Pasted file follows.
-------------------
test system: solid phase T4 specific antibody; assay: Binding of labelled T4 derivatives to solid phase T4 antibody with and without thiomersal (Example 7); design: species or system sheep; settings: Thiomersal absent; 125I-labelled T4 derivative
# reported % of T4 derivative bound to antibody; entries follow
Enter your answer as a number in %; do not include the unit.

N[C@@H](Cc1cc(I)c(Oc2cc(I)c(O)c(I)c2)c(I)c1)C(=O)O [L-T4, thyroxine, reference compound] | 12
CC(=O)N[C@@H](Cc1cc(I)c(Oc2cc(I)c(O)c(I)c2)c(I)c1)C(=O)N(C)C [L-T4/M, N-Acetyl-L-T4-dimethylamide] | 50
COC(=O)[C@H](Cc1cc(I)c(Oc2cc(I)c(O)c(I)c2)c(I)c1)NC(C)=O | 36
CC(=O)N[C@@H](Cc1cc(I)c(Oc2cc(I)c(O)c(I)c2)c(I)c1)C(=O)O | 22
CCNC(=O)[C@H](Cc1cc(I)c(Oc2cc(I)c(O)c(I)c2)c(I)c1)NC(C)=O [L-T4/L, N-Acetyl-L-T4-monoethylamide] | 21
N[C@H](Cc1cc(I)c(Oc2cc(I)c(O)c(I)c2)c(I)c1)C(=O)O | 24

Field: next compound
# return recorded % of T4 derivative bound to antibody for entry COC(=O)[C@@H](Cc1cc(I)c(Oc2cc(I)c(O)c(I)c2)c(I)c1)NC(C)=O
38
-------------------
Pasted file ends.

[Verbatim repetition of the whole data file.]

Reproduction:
test system: solid phase T4 specific antibody; assay: Binding of labelled T4 derivatives to solid phase T4 antibody with and without thiomersal (Example 7); design: species or system sheep; settings: Thiomersal absent; 125I-labelled T4 derivative
# reported % of T4 derivative bound to antibody; entries follow
Enter your answer as a number in %; do not include the unit.

N[C@@H](Cc1cc(I)c(Oc2cc(I)c(O)c(I)c2)c(I)c1)C(=O)O [L-T4, thyroxine, reference compound] | 12
CC(=O)N[C@@H](Cc1cc(I)c(Oc2cc(I)c(O)c(I)c2)c(I)c1)C(=O)N(C)C [L-T4/M, N-Acetyl-L-T4-dimethylamide] | 50
COC(=O)[C@H](Cc1cc(I)c(Oc2cc(I)c(O)c(I)c2)c(I)c1)NC(C)=O | 36
CC(=O)N[C@@H](Cc1cc(I)c(Oc2cc(I)c(O)c(I)c2)c(I)c1)C(=O)O | 22
CCNC(=O)[C@H](Cc1cc(I)c(Oc2cc(I)c(O)c(I)c2)c(I)c1)NC(C)=O [L-T4/L, N-Acetyl-L-T4-monoethylamide] | 21
N[C@H](Cc1cc(I)c(Oc2cc(I)c(O)c(I)c2)c(I)c1)C(=O)O | 24

Field: next compound
# return recorded % of T4 derivative bound to antibody for entry COC(=O)[C@@H](Cc1cc(I)c(Oc2cc(I)c(O)c(I)c2)c(I)c1)NC(C)=O
38